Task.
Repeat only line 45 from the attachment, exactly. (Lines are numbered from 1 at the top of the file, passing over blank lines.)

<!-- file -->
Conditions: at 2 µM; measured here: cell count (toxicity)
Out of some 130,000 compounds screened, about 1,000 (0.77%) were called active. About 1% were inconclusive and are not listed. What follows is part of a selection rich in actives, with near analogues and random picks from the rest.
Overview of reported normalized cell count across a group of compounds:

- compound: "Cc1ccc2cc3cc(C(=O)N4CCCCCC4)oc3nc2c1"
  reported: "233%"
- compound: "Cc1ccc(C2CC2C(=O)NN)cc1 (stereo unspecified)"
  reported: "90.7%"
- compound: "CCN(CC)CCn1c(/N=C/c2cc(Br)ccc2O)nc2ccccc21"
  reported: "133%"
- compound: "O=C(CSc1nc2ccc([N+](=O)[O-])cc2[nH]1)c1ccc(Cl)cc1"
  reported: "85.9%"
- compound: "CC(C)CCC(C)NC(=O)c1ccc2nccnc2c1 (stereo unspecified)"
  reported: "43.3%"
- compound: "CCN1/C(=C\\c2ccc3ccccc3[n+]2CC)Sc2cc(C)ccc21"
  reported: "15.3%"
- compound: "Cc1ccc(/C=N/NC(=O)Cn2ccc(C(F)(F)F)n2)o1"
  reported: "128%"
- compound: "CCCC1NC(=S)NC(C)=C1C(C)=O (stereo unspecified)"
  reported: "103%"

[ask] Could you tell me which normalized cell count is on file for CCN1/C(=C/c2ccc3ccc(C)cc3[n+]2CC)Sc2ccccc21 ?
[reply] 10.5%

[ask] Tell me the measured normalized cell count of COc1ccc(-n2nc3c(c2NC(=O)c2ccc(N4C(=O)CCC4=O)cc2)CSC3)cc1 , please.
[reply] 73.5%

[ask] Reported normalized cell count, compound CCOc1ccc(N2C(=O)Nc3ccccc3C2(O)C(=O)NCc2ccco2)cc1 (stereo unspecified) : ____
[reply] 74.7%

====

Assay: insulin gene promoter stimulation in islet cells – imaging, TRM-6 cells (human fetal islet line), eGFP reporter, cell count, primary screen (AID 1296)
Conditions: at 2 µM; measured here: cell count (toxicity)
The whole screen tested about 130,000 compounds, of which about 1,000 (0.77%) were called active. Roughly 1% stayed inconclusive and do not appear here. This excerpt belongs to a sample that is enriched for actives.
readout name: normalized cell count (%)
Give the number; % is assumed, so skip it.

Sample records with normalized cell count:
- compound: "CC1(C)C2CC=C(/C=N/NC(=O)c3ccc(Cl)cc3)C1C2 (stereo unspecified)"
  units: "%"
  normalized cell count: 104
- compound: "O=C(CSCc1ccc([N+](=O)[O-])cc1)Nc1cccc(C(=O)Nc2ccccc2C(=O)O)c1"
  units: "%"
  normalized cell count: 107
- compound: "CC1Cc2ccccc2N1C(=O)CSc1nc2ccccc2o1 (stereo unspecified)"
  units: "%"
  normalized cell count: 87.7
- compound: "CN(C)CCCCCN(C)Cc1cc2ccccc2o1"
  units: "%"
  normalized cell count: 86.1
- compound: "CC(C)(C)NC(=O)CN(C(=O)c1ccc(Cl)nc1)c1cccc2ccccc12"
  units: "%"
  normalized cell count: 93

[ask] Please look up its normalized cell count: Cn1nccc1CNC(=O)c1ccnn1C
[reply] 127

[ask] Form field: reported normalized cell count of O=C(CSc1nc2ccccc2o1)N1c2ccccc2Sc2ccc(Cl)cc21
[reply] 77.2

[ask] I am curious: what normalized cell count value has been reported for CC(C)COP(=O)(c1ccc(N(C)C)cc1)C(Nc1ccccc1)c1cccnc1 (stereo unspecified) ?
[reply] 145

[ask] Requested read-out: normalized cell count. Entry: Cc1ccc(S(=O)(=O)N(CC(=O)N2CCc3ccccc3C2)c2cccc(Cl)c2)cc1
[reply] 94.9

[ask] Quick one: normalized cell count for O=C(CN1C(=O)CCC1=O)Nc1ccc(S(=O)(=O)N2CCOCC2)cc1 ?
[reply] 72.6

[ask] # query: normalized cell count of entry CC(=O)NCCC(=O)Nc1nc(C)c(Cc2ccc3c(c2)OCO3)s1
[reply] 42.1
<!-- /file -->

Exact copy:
- compound: "CC(C)(C)NC(=O)CN(C(=O)c1ccc(Cl)nc1)c1cccc2ccccc12"